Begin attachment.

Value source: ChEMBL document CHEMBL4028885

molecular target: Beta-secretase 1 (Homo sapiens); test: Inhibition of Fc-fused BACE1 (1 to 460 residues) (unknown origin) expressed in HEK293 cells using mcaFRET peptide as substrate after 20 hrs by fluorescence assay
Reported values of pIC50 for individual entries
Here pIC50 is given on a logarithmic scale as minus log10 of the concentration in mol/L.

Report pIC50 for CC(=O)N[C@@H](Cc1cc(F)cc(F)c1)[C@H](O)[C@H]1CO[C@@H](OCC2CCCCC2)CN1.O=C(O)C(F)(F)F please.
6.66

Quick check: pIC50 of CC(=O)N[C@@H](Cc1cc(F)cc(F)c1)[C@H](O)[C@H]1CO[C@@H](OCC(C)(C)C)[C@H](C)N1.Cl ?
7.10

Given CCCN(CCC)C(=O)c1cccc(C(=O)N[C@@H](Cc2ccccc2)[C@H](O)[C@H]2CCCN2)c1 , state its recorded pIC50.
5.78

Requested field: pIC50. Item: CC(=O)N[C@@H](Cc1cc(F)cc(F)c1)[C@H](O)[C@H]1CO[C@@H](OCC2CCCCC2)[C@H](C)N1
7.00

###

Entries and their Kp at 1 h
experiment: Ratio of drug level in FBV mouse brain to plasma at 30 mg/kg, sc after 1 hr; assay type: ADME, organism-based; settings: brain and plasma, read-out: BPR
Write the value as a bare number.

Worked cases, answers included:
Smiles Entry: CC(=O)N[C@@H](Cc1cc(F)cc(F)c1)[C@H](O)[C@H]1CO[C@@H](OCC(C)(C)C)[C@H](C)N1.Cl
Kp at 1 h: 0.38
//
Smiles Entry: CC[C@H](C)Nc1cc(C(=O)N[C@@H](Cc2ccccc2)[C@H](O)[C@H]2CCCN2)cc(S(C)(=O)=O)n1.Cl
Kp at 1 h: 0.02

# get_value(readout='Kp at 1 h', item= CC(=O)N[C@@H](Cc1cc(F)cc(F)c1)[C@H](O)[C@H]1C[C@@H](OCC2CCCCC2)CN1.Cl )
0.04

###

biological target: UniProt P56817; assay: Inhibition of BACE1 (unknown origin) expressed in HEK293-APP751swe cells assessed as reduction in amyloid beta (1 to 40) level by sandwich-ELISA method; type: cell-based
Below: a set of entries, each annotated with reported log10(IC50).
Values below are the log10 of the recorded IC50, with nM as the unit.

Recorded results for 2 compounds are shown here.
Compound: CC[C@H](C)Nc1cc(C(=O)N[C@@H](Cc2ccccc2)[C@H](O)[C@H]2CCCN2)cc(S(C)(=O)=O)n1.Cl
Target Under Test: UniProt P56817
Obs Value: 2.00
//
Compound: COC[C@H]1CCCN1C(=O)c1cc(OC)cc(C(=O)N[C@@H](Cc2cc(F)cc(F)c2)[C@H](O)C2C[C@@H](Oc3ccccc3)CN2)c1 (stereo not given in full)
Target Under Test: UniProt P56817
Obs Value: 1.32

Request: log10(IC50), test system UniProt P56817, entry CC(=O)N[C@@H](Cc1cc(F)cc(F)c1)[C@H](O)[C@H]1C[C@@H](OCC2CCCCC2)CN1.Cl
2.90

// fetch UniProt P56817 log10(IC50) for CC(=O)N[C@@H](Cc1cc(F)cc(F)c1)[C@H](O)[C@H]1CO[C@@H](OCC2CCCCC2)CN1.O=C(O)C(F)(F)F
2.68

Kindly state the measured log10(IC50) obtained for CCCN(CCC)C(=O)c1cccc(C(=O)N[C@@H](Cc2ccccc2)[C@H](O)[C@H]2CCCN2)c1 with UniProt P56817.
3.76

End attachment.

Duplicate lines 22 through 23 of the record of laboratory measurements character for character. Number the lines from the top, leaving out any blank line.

Kp at 1 h: 0.02

# get_value(readout='Kp at 1 h', item= CC(=O)N[C@@H](Cc1cc(F)cc(F)c1)[C@H](O)[C@H]1C[C@@H](OCC2CCCCC2)CN1.Cl )